Ohio’s Limits Tip Races

Posted November 19, 2008 at 6:41pm

For Republicans and Democrats in Ohio, the Congressional recruitment bench can only get deeper.

Where parties had problems recruiting candidates for challenging 2008 Congressional races, many popular state legislators are now term-limited out of office and might opt to run in 2010.

Term limits, which took effect in 2000, allow Ohio state lawmakers to serve a maximum of eight years in each chamber — four two-year terms in the state House of Representatives or two four-year terms in the state Senate.

The result of this growing bench? An ever-expanding playing field in the Buckeye State. And Republicans’ first move could be in the 18th district, where Rep. Zack Space (D) got a free pass to re-election in 2008 after top-tier Republican legislators opted not to challenge the freshman lawmaker.

Space was elected with 62 percent in 2006 after his predecessor, then-Rep. Bob Ney (R), was convicted on corruption charges. Space got 60 percent of the vote in 2008 in the traditionally Republican district.

Although state Rep. Jay Hottinger (R) said it’s his “lifetime goal” to run for Congress, he opted not to run against Space the past two cycles. Hottinger said he declined to challenge Ney in the Republican primary in 2006 — despite a plea from the White House — or run against Space in 2008, when Republicans were expected to have another challenging cycle in the state.

“We said ‘no’ for multiple reasons,” Hottinger said. “One, obviously it’s all a matter of timing and my biggest concern was serving in the minority [in Congress] and not being able to have an effective voice.”

A veteran of the state Capitol, Hottinger served in the state House until 1998, was term-limited out of the state Senate in 2006, but now has six years left in the state House before he must step down. With the end of his term still a long time away, Hottinger can be choosier than his colleagues about the best opportunity to challenge Space.

“The people who have been successful in the political world are the people who know when to strike at the right time,” he said. “If you’re recognizing it is going to be a good year, then it might be too late and other people might be recognizing it as well.”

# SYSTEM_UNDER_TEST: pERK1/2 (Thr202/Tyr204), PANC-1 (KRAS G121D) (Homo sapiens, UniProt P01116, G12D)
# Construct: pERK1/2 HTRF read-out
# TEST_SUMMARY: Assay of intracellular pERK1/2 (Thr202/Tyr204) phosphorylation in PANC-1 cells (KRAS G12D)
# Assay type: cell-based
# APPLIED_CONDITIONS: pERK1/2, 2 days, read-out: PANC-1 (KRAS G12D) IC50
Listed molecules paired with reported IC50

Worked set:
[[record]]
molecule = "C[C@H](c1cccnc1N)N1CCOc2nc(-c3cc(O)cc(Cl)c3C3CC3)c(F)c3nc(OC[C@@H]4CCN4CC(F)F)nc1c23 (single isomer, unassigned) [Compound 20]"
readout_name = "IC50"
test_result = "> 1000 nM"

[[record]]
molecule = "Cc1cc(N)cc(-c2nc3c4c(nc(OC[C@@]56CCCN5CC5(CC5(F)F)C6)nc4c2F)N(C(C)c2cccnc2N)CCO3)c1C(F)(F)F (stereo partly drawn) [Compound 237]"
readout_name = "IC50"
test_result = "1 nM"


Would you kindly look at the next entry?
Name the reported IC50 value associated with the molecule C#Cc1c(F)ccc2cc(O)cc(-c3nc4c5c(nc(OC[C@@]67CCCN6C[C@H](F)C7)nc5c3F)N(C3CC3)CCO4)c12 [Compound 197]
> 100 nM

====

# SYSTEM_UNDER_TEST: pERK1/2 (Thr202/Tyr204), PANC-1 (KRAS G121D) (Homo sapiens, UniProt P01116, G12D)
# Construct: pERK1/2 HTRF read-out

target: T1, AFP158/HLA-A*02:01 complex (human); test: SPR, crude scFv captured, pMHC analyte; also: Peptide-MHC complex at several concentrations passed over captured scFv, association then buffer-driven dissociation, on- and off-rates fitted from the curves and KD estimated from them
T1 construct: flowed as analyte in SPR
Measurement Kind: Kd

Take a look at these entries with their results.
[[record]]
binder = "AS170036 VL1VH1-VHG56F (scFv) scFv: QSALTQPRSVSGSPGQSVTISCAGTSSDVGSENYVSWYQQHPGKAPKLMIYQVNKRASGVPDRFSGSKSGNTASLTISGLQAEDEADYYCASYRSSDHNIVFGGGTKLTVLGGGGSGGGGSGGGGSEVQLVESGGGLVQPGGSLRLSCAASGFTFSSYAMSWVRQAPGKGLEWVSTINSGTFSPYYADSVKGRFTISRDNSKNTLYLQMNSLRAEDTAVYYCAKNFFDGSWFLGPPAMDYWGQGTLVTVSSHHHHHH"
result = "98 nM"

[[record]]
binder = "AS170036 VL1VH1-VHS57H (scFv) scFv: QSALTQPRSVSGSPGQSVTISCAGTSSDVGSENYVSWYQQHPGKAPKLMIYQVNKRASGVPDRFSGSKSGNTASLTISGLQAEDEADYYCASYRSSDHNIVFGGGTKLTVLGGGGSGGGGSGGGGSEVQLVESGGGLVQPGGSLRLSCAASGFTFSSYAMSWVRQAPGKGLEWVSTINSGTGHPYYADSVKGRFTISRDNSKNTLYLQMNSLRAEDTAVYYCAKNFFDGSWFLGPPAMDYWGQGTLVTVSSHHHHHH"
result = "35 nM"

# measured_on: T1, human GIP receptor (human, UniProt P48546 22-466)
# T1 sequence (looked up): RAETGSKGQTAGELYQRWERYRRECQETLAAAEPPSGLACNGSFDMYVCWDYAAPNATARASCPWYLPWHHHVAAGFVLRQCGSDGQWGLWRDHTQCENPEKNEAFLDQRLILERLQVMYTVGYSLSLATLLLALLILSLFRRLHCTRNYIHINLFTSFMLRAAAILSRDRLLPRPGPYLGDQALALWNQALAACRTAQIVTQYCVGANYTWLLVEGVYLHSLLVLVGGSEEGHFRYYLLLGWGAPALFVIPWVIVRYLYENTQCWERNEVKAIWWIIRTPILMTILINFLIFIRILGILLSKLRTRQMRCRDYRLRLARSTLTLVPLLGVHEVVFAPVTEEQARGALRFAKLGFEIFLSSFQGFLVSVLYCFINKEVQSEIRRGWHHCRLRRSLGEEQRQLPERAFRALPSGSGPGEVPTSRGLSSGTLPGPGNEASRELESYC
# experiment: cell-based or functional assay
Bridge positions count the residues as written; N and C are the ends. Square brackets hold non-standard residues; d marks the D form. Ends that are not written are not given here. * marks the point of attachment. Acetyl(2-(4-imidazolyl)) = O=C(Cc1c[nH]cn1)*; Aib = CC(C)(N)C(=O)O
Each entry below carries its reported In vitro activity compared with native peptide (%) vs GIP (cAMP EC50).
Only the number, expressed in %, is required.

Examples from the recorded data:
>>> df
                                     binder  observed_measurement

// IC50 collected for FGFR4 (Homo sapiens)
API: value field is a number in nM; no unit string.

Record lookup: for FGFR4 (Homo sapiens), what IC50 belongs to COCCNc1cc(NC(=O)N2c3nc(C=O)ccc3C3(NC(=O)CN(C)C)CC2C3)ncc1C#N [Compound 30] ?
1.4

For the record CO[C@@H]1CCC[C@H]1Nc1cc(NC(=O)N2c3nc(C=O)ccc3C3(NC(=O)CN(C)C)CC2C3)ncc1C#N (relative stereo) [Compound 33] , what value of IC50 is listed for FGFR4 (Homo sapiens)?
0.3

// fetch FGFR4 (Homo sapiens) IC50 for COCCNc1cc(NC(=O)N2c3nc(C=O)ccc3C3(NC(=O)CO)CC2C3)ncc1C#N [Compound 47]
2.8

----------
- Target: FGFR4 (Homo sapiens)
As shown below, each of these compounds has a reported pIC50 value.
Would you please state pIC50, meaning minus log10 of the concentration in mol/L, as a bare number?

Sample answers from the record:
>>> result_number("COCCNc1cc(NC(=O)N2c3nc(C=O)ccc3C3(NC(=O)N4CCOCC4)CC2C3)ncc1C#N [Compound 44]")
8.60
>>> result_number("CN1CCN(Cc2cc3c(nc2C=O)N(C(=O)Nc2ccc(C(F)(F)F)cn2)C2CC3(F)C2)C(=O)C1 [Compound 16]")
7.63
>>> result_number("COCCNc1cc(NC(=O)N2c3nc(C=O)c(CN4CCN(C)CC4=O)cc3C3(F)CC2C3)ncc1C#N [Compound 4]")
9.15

State Sen. John Carey (R) might find the “right time” to run for Congress this cycle, when he will be term-limited out of the Senate. Although Carey could not be reached for comment, his name has been circulated as a possible challenger for Space in 2010 and beyond.

But for others serving in the Ohio state Capitol, the “right time” was the 2008 Congressional cycle, when the first round of term-limited lawmakers were forced to leave office. Rep.-elect Steve Austria (R) was term-limited out of the state Senate and ran for the open seat in the 7th district, while Rep.-elect Steve Driehaus (D) was term-limited out of the state House in 2008 and successfully challenged Rep. Steve Chabot (R) in the 1st district.

Ohio Democratic Party Chairman Chris Redfern said that state Legislature’s term limits not only help with recruitment, but also help force some longtime Members of Congress — particularly those who might be wary of a strong challenger — into retirement.

Redfern cited Republican Rep. Ralph Regula’s retirement in the 2008 cycle as one possible example.

“I think it also shows, it gives the impetus to Republicans who are thinking about retiring to go ahead and do that,” Redfern said.

In fact, Redfern himself is not eligible to run for another term in the state House because of the same limits.

Democrats say their 2008 cycle wins in the 1st district and in Regula’s 16th district — where state Sen. John Boccieri (D) defeated fellow state Sen. Kirk Schuring (R) — were just a start. Meanwhile, a very close race in the 15th district for retiring Rep. Deborah Pryce’s (R) seat remains undecided.

“With the pickup of the Chabot seat, Regula seat and the Pryce seat, we’ve won the seats that are apparent,” Redfern said.

The next set of targeted Republicans will likely include Reps. Patrick Tiberi and Steven LaTourette, both of whom received less than 60 percent in their 2008 re-election campaigns against little-known and poorly funded Democratic opponents.

Among others, state Sen. Ray Miller (D) will be ineligible to run for his seat again in 2010 and, according to a Democratic insider, could challenge Tiberi in the 12th district. Former state Rep. Ed Jerse (D), who lost the Democratic primary to challenge LaTourette in 2004, is also said to be a possible candidate against the Republican Member.

And should Democrats not emerge victorious in Ohio’s 15th district, where no winner has been called yet in the race between state Sen. Steve Stivers (R) and Franklin County Commissioner Mary Jo Kilroy (D), another term-limited lawmaker could run in 2010: Minority Leader Joyce Beatty (D) cannot run again for her state House seat.